New American Girl doll is based on Detroit in the '60s

by

comment
screen_shot_2016-02-23_at_2.11.31_pm.png
In honor of Black History Month, American Girl announced its latest doll will be a black girl named Melody Ellison from '60s era Detroit. 

The company, which isn't known for being spectacularly good at diversity, consulted with late Civil Rights activist Julian Bond as well as the president of Detroit's Charles H. Wright Museum of African American History, the former director of the Detroit NAACP, and the director and professor emerita of U-M Dearborn's African and African American studies program while developing the character.



Melody will join the company's BeForever historical line, which includes characters like Kaya, an American Indian from 1764, Josephina, a 19th century Mexican American, and Julie, a white girl from the '70s.

A description of the doll's character appears on the website where her companion books can be purchased.
Melody Ellison is an optimistic, enthusiastic girl growing up in Detroit, Michigan during the civil rights movement of the 1960s. She’s excited and proud to share a special surprise with her family—she’s been chosen to sing a solo for Youth Day at her church! But what song will she choose? She gets advice from her big brother, and is also inspired by her older sister, but it’s the inspirational words of Dr. Martin Luther King Jr. that help her pick the perfect song.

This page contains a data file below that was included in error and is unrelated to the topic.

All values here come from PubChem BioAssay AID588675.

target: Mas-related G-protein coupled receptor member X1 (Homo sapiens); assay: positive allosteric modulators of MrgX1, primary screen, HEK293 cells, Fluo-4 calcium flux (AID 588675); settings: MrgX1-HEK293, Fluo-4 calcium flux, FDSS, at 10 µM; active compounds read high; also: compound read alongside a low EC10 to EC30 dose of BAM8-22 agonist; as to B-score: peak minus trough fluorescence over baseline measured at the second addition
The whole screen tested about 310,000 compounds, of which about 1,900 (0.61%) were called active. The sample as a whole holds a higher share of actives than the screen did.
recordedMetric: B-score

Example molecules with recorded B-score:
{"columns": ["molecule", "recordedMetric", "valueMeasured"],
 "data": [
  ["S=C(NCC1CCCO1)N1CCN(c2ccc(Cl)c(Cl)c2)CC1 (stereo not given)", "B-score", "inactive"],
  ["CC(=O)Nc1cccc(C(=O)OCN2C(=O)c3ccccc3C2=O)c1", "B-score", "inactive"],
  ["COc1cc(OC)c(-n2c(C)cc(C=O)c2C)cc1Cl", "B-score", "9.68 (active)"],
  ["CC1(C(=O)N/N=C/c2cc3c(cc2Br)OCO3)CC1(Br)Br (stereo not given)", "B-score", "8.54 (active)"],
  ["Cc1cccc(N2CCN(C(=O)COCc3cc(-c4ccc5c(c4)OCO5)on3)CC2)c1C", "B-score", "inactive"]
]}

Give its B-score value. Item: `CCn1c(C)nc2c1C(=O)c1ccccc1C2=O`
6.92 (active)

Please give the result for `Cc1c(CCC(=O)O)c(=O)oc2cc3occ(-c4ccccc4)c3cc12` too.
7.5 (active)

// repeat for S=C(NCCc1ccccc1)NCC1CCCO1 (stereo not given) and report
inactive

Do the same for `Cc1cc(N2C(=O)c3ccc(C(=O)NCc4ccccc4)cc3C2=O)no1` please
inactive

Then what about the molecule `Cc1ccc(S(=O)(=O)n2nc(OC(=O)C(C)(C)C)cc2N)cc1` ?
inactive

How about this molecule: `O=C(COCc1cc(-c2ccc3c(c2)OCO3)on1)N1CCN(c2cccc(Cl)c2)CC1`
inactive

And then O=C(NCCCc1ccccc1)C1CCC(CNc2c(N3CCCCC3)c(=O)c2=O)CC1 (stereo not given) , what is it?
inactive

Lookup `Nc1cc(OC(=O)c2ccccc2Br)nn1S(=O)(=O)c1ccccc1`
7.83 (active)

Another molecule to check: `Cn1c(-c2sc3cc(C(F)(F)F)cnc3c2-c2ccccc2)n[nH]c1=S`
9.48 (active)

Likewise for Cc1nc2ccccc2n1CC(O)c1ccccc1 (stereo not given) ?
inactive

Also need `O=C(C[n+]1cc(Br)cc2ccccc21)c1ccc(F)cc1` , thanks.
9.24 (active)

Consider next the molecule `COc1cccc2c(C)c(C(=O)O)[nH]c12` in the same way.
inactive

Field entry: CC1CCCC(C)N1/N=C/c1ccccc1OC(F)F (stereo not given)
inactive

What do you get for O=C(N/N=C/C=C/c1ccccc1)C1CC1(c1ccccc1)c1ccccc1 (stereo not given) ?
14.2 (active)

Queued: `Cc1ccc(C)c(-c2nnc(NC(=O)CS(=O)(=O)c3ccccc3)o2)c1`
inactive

The doll, which will retail for a whopping $115, won't be for sale until sometime this summer. Plan on spending almost a grand if you want to pick up all her accessories too. They include a Motown style recording studio. 


We welcome readers to submit letters regarding articles and content in Detroit Metro Times. Letters should be a minimum of 150 words, refer to content that has appeared on Detroit Metro Times, and must include the writer's full name, address, and phone number for verification purposes. No attachments will be considered. Writers of letters selected for publication will be notified via email. Letters may be edited and shortened for space.

Email us at letters@metrotimes.com.

Support Local Journalism.
Join the Detroit Metro Times Press Club

Local journalism is information. Information is power. And we believe everyone deserves access to accurate independent coverage of their community and state. Our readers helped us continue this coverage in 2020, and we are so grateful for the support.

Help us keep this coverage going in 2021. Whether it's a one-time acknowledgement of this article or an ongoing membership pledge, your support goes to local-based reporting from our small but mighty team.

Join the Metro Times Press Club for as little as $5 a month.